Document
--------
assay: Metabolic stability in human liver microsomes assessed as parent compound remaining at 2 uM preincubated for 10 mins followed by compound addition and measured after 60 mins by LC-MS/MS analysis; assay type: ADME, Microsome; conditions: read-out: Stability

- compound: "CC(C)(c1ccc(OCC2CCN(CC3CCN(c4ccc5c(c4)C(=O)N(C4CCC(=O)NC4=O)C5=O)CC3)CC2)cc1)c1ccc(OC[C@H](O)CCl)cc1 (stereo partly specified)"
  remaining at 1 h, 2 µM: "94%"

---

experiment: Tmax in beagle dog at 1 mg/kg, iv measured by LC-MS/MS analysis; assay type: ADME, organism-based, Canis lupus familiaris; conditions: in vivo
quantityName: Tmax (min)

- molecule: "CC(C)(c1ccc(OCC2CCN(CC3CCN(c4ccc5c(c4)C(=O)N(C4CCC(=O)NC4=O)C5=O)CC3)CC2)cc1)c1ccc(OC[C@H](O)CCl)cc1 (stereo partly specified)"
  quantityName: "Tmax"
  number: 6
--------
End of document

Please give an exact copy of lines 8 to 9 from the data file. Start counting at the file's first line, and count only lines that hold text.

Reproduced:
  quantityName: "Tmax"
  number: 6